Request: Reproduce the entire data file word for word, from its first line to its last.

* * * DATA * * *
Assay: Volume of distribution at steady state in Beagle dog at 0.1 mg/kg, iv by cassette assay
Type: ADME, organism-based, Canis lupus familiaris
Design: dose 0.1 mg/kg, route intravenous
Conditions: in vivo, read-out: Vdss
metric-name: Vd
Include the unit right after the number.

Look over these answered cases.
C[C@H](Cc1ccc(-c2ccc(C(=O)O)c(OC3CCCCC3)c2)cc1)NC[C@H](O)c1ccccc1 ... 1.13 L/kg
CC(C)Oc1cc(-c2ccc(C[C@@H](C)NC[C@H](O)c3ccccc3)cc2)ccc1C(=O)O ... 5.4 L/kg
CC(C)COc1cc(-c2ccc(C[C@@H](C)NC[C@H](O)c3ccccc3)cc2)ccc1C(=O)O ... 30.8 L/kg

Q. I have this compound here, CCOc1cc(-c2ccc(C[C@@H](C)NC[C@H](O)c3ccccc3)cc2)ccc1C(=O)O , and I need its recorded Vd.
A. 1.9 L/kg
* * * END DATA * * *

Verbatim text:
Assay: Volume of distribution at steady state in Beagle dog at 0.1 mg/kg, iv by cassette assay
Type: ADME, organism-based, Canis lupus familiaris
Design: dose 0.1 mg/kg, route intravenous
Conditions: in vivo, read-out: Vdss
metric-name: Vd
Include the unit right after the number.

Look over these answered cases.
C[C@H](Cc1ccc(-c2ccc(C(=O)O)c(OC3CCCCC3)c2)cc1)NC[C@H](O)c1ccccc1 ... 1.13 L/kg
CC(C)Oc1cc(-c2ccc(C[C@@H](C)NC[C@H](O)c3ccccc3)cc2)ccc1C(=O)O ... 5.4 L/kg
CC(C)COc1cc(-c2ccc(C[C@@H](C)NC[C@H](O)c3ccccc3)cc2)ccc1C(=O)O ... 30.8 L/kg

Q. I have this compound here, CCOc1cc(-c2ccc(C[C@@H](C)NC[C@H](O)c3ccccc3)cc2)ccc1C(=O)O , and I need its recorded Vd.
A. 1.9 L/kg